No VCs is a Blessing in Disguise

No VCs is a Blessing in Disguise

Monday, 18 November 2013 00:00 Written by
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Every so often I meet other start-up founders and entrepreneurs, I hear a common refrain about the lack of interest by VCs, the royal ignore that many budding entrepreneurs get from the VC community. This is especially true for those budding entrepreneurs with business plans who have been chasing VCs so they could get started.

It am often tempted to say, do you really need big money (read VC) to set up or grow a business?

Let me start by saying that I am not advocating not taking funding support. My submission is merely that lack of this support need not be the reason to not go ahead with your business plan.

It seems now that we have almost completely forgotten how to establish a businesses without a VC bank-rolling us. Not so long back (15 years?) the breed we now know so well as VCs did not exist in India. And yet we did manage to establish businesses many of whom have become icons in their industry segments.


Think Out-of-the-box

Not having a VCs support forces you to think out-of-the-box for resources. I have heard so many business plans that seek money to build what could be bought. The most common example of this is in the planned organisation structure which seeks to "Hire" people in every function. Not having the money would perhaps force you to use outsourced service providers and free-lancers, often better people than what you would ever be able to hire. The same logic applies to infrastructure and other CAPEX. Lack of money makes you think and focus on core competency like nothing else does!!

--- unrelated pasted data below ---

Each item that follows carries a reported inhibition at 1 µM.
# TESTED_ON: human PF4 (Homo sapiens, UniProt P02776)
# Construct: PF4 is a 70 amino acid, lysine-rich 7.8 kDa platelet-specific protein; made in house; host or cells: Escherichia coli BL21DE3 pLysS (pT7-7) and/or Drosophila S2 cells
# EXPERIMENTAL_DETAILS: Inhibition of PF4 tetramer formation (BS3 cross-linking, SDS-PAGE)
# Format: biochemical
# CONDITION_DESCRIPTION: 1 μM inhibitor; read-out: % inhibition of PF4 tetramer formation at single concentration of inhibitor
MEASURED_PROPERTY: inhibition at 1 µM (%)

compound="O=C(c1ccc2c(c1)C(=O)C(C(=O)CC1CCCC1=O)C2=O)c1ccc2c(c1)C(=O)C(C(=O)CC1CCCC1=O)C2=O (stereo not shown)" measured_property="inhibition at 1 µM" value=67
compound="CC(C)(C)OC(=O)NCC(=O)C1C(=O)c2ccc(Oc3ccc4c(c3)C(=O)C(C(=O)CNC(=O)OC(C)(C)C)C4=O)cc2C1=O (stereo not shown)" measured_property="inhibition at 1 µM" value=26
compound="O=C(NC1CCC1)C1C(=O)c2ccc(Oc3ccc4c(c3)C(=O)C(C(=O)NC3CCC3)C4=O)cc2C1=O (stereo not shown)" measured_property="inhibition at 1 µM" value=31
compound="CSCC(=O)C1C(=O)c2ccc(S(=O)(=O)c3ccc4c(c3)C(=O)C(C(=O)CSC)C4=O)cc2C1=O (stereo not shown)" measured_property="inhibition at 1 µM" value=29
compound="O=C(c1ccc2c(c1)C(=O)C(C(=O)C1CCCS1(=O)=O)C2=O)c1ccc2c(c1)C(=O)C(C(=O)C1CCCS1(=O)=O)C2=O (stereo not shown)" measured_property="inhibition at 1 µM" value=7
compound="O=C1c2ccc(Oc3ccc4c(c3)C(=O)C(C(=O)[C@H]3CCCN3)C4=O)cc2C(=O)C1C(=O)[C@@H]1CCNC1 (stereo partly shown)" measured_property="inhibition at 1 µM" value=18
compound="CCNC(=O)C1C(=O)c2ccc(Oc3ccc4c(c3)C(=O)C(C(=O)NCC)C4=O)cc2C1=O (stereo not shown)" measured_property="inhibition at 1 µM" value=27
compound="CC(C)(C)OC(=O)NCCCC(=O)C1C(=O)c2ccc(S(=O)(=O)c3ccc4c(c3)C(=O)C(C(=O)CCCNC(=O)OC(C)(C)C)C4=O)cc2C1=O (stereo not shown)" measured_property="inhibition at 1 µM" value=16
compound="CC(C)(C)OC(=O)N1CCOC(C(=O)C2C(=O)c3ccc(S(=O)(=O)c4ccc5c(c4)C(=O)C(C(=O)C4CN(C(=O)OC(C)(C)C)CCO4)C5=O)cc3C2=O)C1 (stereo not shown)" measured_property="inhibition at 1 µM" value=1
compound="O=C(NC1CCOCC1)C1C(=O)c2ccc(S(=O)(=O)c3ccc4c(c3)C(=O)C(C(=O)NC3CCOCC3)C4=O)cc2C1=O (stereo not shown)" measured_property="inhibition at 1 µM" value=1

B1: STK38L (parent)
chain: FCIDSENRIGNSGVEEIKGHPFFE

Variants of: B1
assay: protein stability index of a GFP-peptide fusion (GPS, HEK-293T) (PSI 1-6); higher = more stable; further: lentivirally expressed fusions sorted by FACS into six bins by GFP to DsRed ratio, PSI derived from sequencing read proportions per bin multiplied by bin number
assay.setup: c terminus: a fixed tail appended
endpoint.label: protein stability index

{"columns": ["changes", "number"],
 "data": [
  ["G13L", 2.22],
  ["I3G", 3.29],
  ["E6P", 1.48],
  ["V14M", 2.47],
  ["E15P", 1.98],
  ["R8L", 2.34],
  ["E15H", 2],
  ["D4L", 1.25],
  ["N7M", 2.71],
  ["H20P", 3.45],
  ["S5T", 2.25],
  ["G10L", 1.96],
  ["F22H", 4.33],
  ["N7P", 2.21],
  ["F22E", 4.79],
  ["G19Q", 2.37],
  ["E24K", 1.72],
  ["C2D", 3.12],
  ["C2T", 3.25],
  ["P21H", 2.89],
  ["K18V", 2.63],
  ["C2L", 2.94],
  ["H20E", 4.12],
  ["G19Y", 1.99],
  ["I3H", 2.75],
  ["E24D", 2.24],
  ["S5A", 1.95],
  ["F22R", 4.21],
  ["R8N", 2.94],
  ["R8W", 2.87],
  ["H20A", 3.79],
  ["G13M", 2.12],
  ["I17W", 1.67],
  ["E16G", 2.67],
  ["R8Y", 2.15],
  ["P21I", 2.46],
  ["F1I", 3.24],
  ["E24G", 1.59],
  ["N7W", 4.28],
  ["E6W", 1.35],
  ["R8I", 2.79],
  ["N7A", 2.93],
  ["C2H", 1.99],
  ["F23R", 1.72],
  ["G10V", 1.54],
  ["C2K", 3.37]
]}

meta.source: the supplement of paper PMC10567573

The Optimum Burn-rate

Generally, it would be hardest to find backers for new technology and disruptive ideas. Sadly, they are also the ones that seem to need "risk-capital" support the most. But in my own experience, these ideas in almost all cases will take a lot longer to realise the market promise the than you think. Eventually, it all boil down to what is the "right" spend-rate and therefore how long does one need to fund this spend before you turn cash positive. In general, not having money will only mean that you will have a much lower spend-rate. You will not hire and address as many markets as your would have, you would not be able top build a product a featured as would have liked to, your support and delivery systems would not be geared for the hordes of customers you would expect to have. Sounds like a recipe for disaster. But there is a very good chance that you would have spent good money and built way ahead of any takers. "If you build, they will come" rarely works for such business ideas.

There are so many good business ideas that ran through their cash spending faster than they need to and eventually had to close shop.

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